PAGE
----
Have a Great weekend Phil,

vpatrick

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nuts
Michigan Dave
Muskegon MI USA
Posts: 7305
Joined: 2006
Please discuss Culp’s Hill
2/23/2022 9:04:44 PM
Hi Phil,

Ive been meaning to get to your thread on Culps Hill, but delayed because of my travels & I'm not an expert on this topic! Just some points to consider below!!

1) Gen. Ewell's failure to take high ground on Cemetery Hill on day one? Couldn't he have taken Culps Hill then unopposed?? Stonewalled would have!?

2) If they could have taken Culps Hill they would control the Baltimore Pike, the supply route of the Union! Slightly important!? Game set match, Confederacy!?

3) Really its 2 hills & A saddle in between, tough place to take? Maybe more so than Lil Round Top!??

4) Gen. George Green, defending for the Union, maybe more of a hero than Chamberlain on Little Round top!? What say you??

5) Brutal Canon fire on Culps Hill! It was important to this battle!?

6) the conflict for the hill went back & forth, hotly contested! The Confederates came very close to taking it, & holding it??

7.)I missed Culps Hill the last couple times at the Gettysburg NBF, I think it's not as visited as other spots!??

Just a few points to consider?? It is a fascinating battle!?

C'mon guys let's help Phil out on Culps Hill topic!!!!

Cheers,
MD

BTW Vince, citing the Civil.War Battlefield Trust is always a good idea! I love their videos!!Well done!
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"The brave men, living and dead, who struggled here, have consecrated it, far above our poor power to add or detract."
NYGiant
home  USA
Posts: 715
Joined: 2021
Please discuss Culp’s Hill
8/6/2022 1:20:49 PM
1. Ewell counted 40 cannon on Cemetery Hill, and his orders were to attack if practicable. Union forces occupied Culp's Hill first...the 7th Indiana already occupied the crest.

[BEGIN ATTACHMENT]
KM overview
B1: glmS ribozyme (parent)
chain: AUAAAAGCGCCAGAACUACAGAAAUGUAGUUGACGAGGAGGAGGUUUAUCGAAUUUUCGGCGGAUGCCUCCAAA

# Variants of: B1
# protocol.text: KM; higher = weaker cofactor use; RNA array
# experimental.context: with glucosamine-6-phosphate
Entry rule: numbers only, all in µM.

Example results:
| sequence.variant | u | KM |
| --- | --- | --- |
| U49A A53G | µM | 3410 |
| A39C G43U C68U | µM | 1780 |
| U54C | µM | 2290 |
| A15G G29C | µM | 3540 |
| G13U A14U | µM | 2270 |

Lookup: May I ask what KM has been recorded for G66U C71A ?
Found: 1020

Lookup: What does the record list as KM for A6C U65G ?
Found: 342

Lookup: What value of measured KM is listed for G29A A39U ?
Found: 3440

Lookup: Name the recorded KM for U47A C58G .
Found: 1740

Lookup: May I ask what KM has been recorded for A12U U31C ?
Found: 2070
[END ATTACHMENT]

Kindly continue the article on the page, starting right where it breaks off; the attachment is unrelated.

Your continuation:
2. If the Rebels had occupied Culp's HIll, they would be on the flank of the AoP and force them to retreat.

3. The saddle is the weak point on Culp's Hill. That is why Greene placed get traverse there.

4. They were both heroes.

5. Cannon fire from East cemetery Hill blasted Rebel artillery off of Benner's Hill.

6. Best chance they had was on July 2nd. If they had the Stonewall Brigade attacking instead of doing the work Stuart's cavalry should have been doing.

7. When I tour there, rarely do you see any student of the battle, and few guides spend much time there on a 2 hour tour.
mikecmaps
CAMARILLO CA USA
Posts: 181
Joined: 2020
Please discuss Culp’s Hill
8/7/2022 1:39:10 PM


Culps hill Gettysburg 070822
Group
Like Lees entire command team, here I am late to the field again.
And acknowledge that all here are more expert than me.
And also haven’t read researched reviewed but from my impressions . . .
The whole battle was large display of confusion and delay poor coordination by confeds, and attacking require better while defense a little less so, as noted on other tread. Again whole war strategy /tactics rebs faced significant disadvantages; and very much narrower margin of error; so needed very effective leadership/ command to have much chance – rarely came close.
Culps hill:
I let alone first and third days since only chance for useful effort vs Culps by Rebs 2nd day. Third day was strongly occupied by 12th corps so little chance IMHO.
Impression that terrain wise , high ground, Culps far better defensive position than Cemetery hill/ridge, so mostly useful as a secondary action to keep union troops occupied from main front, union left center.